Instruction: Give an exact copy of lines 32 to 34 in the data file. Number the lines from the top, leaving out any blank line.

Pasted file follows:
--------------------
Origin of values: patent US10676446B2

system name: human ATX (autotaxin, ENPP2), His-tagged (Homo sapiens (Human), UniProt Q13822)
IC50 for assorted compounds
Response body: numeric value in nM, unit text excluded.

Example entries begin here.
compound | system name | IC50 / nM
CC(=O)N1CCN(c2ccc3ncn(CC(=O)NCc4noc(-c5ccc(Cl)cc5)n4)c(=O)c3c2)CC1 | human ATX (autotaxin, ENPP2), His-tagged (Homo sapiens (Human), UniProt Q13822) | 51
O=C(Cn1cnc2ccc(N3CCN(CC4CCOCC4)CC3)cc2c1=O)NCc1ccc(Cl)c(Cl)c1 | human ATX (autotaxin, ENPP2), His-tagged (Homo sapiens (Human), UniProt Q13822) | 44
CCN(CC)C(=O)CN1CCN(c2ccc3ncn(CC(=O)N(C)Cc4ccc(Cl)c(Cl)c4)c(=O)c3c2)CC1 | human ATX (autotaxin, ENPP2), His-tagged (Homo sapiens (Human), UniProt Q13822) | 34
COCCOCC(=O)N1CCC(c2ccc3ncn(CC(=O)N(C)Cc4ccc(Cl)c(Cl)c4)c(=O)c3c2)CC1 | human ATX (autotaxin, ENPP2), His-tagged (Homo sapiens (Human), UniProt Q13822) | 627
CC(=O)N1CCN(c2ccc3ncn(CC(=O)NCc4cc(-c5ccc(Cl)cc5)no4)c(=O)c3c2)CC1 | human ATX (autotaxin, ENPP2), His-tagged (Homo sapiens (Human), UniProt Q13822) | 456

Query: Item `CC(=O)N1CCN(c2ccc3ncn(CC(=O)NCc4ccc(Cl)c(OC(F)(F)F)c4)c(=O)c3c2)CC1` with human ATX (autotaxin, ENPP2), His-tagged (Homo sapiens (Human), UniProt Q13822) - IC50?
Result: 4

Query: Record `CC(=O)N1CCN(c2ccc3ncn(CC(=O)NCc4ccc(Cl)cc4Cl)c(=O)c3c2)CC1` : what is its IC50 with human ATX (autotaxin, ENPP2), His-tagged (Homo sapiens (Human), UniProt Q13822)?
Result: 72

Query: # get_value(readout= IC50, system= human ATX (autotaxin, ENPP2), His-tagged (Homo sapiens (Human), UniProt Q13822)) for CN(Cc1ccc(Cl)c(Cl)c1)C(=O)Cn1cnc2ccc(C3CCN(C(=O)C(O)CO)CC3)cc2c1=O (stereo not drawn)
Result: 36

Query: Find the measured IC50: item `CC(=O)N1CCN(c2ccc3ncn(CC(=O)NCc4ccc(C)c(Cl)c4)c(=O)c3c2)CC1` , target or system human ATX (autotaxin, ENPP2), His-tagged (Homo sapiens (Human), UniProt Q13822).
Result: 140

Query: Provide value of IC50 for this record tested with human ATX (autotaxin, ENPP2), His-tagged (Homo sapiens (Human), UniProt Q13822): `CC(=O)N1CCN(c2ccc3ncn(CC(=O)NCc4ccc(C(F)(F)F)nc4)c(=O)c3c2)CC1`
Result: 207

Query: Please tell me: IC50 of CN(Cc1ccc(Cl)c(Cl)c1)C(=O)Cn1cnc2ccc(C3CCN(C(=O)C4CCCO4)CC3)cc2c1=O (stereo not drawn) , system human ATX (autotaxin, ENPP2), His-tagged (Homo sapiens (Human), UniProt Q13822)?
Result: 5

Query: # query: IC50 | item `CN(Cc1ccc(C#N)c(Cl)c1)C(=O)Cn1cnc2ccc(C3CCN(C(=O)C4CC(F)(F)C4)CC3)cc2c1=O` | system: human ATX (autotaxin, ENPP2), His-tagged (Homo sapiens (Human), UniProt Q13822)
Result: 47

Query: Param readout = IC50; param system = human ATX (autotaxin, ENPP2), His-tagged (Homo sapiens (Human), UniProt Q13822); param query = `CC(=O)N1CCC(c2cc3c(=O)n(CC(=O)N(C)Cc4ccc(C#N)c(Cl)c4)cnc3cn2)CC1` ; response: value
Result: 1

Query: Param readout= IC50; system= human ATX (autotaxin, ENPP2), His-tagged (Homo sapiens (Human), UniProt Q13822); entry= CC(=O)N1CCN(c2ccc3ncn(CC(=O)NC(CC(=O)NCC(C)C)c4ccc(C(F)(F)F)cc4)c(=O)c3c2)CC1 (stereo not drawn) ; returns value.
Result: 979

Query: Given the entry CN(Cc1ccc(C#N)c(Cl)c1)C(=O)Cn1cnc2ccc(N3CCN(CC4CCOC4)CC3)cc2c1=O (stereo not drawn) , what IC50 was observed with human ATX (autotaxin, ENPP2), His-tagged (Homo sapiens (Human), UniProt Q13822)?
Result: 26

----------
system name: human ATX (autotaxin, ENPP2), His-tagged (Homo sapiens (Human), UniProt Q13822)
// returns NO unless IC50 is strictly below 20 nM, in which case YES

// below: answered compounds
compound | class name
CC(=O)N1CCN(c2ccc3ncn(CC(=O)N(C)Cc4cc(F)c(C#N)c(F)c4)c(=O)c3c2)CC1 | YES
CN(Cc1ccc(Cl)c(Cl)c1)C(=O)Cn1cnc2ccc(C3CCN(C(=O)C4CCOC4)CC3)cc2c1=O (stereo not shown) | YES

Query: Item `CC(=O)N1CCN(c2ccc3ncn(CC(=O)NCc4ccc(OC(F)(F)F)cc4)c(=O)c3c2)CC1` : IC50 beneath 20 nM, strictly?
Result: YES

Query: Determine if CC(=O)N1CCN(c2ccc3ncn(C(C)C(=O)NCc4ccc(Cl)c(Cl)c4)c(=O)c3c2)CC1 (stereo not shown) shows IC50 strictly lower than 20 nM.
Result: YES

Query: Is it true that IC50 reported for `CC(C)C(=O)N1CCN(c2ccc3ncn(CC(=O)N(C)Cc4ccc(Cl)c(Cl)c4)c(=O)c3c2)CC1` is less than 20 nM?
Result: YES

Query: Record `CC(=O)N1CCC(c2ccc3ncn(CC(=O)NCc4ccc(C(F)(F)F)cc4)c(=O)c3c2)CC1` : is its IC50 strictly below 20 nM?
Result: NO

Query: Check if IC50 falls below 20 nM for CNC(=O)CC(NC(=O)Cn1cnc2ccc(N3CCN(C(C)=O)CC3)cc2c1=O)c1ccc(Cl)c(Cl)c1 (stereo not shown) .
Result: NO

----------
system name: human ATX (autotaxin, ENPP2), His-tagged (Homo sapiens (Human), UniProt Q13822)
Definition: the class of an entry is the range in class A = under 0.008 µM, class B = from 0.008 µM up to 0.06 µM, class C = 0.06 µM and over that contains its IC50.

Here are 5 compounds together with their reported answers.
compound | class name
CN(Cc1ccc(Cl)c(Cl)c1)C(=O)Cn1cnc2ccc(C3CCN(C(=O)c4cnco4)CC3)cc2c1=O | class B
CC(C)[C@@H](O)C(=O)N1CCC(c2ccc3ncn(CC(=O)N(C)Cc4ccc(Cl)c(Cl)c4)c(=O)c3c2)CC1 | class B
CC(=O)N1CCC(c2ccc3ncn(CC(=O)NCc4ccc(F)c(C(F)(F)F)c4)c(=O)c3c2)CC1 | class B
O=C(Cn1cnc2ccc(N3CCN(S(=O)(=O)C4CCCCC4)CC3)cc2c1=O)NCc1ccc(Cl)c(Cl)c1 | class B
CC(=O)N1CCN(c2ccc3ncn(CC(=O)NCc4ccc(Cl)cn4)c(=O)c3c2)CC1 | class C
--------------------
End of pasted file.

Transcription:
----------
system name: human ATX (autotaxin, ENPP2), His-tagged (Homo sapiens (Human), UniProt Q13822)
// returns NO unless IC50 is strictly below 20 nM, in which case YES